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Good sharpener for heavy duty meat cleaver? - Page 2

post #31 of 39
Quote:
Originally Posted by Rick Alan View Post
 

Phadreus, just out of curiosity, what would someone typically charge for thinning the OP's 8" cleaver?

 

As to the KO, those little belts must wear out pretty quick.

 

 

Rick


I imagine you don't get hundreds of knives done before the belt is shot.;)  It's definitely for the hobbyist sharpener, not for professional high volume work.  I dunno what thinning would cost.  For me it's just part of sharpening.  Anything I can thin with powered gear I do for no extra charge or a very small fee.  But I would emphasis that if the OP is actually using it as a proper cleaver it shouldn't be thinned very much. You gotta keep meat behind the edge for stability and strength.

"Excellence is an art won by training and habituation. We do not act rightly because we have virtue or excellence, but we rather have those because we have acted rightly. We are what we repeatedly do. Excellence, then, is not an act but a habit." - Aristotle
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"Excellence is an art won by training and habituation. We do not act rightly because we have virtue or excellence, but we rather have those because we have acted rightly. We are what we repeatedly do. Excellence, then, is not an act but a habit." - Aristotle
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post #32 of 39

Be very careful with narrow and small bell sanders.

 

They can permanently damage your knife.

 

There is a tendency for you to put more pressure on the fast moving narrow belt, and in a fraction of a second, your knife's tempered edge is destroyed.

 

dcarch

post #33 of 39

For thick and heavy cleavers, it is not that critical to have a perfect edge.

 

You can buy an angle grinder to shape, thin, and sharpen the edge.

 

You can find angle grinders as cheap as $20 from Harborfright.

 

Make sure you wear rubber gloves, rubber shoes and plug in a GFP outlet if you use water with an angle grinder, not all grinders are water proof.

 

dcarch

post #34 of 39

I own three cleavers - two are more traditional, but this one I picked up for heavy duty applications.  

 

 

 

 

It weighs 2 lbs. and is a formidable tool with good geometry and excellent edge retention.  If you need to get through say a shin bone, or spine then get a saw.

post #35 of 39
Quote:
Originally Posted by dcarch View Post
 

Be very careful with narrow and small bell sanders.

 

They can permanently damage your knife.

 

There is a tendency for you to put more pressure on the fast moving narrow belt, and in a fraction of a second, your knife's tempered edge is destroyed.

 

dcarch


Luckily the KOWS runs at a low speed.  You'd almost have to deliberately try to burn an edge on it.  But good advice when using any powered sharpener.

"Excellence is an art won by training and habituation. We do not act rightly because we have virtue or excellence, but we rather have those because we have acted rightly. We are what we repeatedly do. Excellence, then, is not an act but a habit." - Aristotle
Reply
"Excellence is an art won by training and habituation. We do not act rightly because we have virtue or excellence, but we rather have those because we have acted rightly. We are what we repeatedly do. Excellence, then, is not an act but a habit." - Aristotle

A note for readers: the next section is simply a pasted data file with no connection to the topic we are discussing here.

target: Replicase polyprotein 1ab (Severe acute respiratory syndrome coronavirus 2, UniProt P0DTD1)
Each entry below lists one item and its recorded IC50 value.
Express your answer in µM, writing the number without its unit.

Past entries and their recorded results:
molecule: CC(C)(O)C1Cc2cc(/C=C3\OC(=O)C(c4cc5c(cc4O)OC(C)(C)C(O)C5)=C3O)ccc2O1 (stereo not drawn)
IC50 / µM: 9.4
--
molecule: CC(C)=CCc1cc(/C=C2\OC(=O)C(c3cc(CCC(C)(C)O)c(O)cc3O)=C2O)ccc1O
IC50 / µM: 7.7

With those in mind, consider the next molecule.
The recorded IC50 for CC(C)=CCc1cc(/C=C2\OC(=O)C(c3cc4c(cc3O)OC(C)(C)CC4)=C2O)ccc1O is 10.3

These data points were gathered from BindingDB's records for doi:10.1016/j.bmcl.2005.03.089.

Reply
post #36 of 39
Quote:
Originally Posted by dcarch View Post
 

For thick and heavy cleavers, it is not that critical to have a perfect edge.

 

You can buy an angle grinder to shape, thin, and sharpen the edge.

 

You can find angle grinders as cheap as $20 from Harborfright.

 

Make sure you wear rubber gloves, rubber shoes and plug in a GFP outlet if you use water with an angle grinder, not all grinders are water proof.

 

dcarch

 

Actually that's just the perfect thing for thinning/roughing the profile of a bone-cleaver, provided you pick up a vise to hold the cleaver.  Or make one from a piece of plywood (the base), some rubber feet, and a 2x4 with a couple long screws, washers and thumb-nuts to clamp.  rag to apply water, just don't touch the edge itself with the grinder, keep 1/16" away or better.

 

 

Rick

post #37 of 39

hi,

the blade from Chef's Mall http://www.chefsmall.net/CCK-Chinese-Bone-Chopper-Bone-Knife-Bone-Cleaver-L?zenid=bca0ca3c7cd74308f38446b94fdca91b seems like i might fit the bill.  the blade is made of 5/16" steel and should be heavy enough to do the work you need done.  you might want to have 2 cleavers, one for chopping thru bones, another for slicing and cutting.   our maybe a sailor's solution, have a nice cleaver to cut the meat with.  get a hatchet to use when you want to cut bone.  trying to sharpen using a bench grinder or an angle grinder will probably just ruin the blade.  i use a belt sander to sharpen with, but a sander and several belts will cost over $150, more than enough to buy a nice cleaver and a camp hatchet for bones.

scott

Scott just a tired old sailor glad to be home from the sea
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Scott just a tired old sailor glad to be home from the sea
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post #38 of 39
Thread Starter 

Ok noted, thanks.

post #39 of 39
Quote:
Originally Posted by Rick Alan View Post
 

 

Actually that's just the perfect thing for thinning/roughing the profile of a bone-cleaver, provided you pick up a vise to hold the cleaver.  Or make one from a piece of plywood (the base), some rubber feet, and a 2x4 with a couple long screws, washers and thumb-nuts to clamp.  rag to apply water, just don't touch the edge itself with the grinder, keep 1/16" away or better.

 

 

Rick

 

Also, an angle grinder, the only tool for sharpening a lawnmower blade.

 

dcarch

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